Where others see walls, they see possibilities. Where others see obstacles, they see opportunities. Where others look where their feet are taking them, they gaze up and absorb all that’s around. In these guys’ eyes, every built up area has the makings of a playground. In their minds, the concrete landscape is a puzzle that only needs solving – and solving in style.
Photo via: Web Urbanist
Balanced on tower block railings, vaulting and flipping over gaps between building, or running along vertical wall faces, participants in parkour and free running are human equivalents of cats – real life spider-men whose daredevil escapades have seen a new generation of movie stuntman emerge.
Photo: sujatha fan
Still, there is much more to these forms of urban acrobatics than white knuckle thrills and cullions of steel. Calling on just their imagination and their athleticism, parkour practitioners – or traceurs – and free runners move through the built environment using not only a range of distinctive techniques but a new way of seeing the world.
Photo: Rita Quinn
Some might call parkour and free running extreme sports, but most experts consider them to be closer in nature to martial arts. Unlike most sports, there is no rulebook, and while there are some recognised jumps and moves, these vary according to the features of the obstacle the individual is facing as well as their physical and mental approach.
Photo: Apex Media
The two disciplines themselves have different attitudes, despite their apparent similarities. Whereas free running places the accent on aesthetic style, parkour, or l’art du déplacement (“the art of displacement”), focuses on speed and efficiency as a person moves from one spot to another – a characteristic tied to its origins in taking the best possible route in an emergency situation.
Photo: Völundur Jónsson
The legacy of French obstacle course training (parcours) set in motion by pre-World War naval officer and PE instructor Georges Hébert, and later picked up by Vietnam soldier and elite fireman Raymond Belle, was then developed by the latter’s son David.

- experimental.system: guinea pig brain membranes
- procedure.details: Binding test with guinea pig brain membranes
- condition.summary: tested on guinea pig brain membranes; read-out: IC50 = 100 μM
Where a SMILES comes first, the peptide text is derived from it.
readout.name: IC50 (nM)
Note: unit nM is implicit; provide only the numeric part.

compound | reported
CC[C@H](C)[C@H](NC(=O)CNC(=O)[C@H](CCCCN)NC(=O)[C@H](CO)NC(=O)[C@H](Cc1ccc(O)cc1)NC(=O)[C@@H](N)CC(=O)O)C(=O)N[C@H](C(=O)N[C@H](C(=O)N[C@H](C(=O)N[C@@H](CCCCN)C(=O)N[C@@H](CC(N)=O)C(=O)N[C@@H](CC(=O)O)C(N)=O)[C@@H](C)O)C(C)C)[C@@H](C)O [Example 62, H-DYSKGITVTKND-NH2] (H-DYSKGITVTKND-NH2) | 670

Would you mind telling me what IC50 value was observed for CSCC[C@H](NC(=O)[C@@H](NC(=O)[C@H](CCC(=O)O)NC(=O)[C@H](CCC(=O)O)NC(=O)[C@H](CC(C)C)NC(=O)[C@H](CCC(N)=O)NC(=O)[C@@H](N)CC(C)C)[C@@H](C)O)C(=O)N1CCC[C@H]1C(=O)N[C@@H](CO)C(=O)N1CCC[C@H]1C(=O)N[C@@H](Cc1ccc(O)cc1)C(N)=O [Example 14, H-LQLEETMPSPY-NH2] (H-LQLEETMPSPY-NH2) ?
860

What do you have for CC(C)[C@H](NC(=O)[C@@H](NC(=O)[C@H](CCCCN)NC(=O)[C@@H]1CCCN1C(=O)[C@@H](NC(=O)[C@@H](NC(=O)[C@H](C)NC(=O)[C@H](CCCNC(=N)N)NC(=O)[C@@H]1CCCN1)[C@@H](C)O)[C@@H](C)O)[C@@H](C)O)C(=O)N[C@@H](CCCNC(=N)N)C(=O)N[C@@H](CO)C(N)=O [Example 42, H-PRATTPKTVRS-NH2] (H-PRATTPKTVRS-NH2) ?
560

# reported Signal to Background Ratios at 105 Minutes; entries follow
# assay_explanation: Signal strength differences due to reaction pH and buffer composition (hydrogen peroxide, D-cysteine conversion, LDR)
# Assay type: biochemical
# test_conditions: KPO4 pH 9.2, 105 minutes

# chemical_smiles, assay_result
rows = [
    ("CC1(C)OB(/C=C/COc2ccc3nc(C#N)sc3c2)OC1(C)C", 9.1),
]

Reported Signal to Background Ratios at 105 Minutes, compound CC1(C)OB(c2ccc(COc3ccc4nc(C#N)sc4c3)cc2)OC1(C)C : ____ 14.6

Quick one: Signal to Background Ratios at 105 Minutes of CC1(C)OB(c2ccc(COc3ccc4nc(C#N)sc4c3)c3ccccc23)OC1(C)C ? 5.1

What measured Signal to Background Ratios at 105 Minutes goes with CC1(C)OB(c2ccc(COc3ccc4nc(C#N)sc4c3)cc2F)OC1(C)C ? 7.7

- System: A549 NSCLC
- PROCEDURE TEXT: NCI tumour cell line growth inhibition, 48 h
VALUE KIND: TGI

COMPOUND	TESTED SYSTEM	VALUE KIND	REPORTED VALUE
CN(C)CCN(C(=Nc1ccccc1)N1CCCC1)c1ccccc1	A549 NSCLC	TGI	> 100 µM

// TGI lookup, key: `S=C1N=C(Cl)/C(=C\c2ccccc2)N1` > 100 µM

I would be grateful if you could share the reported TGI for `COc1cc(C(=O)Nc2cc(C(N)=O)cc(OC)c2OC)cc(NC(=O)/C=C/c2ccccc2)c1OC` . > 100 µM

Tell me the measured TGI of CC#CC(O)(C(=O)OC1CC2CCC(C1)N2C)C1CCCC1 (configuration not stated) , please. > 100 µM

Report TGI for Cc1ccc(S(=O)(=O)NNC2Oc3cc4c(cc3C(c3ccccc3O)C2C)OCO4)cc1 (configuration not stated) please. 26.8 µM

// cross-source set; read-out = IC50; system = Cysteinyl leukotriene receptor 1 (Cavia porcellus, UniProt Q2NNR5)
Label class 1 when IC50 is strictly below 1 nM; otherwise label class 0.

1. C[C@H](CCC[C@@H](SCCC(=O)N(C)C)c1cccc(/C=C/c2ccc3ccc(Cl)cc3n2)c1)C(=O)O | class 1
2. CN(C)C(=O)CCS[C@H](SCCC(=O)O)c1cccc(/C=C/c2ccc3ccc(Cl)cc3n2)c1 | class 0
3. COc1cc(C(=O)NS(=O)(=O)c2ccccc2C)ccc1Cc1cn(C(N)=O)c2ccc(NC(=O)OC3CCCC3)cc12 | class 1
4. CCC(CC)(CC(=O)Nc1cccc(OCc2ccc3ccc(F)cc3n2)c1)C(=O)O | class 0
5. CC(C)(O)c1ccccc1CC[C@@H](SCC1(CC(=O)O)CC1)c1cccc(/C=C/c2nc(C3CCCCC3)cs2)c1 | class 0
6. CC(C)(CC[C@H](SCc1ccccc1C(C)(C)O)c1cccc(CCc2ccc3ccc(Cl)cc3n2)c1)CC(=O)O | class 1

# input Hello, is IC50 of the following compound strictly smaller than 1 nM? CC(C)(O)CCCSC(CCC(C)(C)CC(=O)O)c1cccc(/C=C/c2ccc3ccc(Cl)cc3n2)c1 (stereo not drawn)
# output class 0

Photo: Josa Jr
David Belle is widely seen as one of the founders of modern parkour. In 1997, he formed the performance group known as the Yamakasi with Sébastien Foucan and other childhood friends of kindred gymnastic flair. This acted as the springboard for l’art du déplacement as we know it today, although the group’s original line-up disbanded within a year.
Photo: ubiquity zh
One of the grounds for the split was disagreement over the definition of l’art du déplacement, which Foucan wanted to take in a more self-expressive direction, emphasising freedom and creativity of movement. The angle was less the most useful way than “following your own way”, with efficiency playing second string to elegance. Free running was born.
Another more contentious distinction between parkour and free running has arisen over the issue of competition. While parkour has always been committed to the ideal of non-rivalry, in free running competitions have taken place, which some say is against the spirit of l’art. Others see no problem and indeed no division between the disciplines.
Photo: sombra e luz
On balance, there is an essential freedom about the actions of anyone taking part in these disciplines. Their movements are not restricted by the narrow confines of sidewalk and street. They see beyond the boundaries prescribed to us about the spaces we inhabit.
Little did the forefathers of l’art du déplacement know that our cities and screens would one day be filled with the potential of their activities without limits.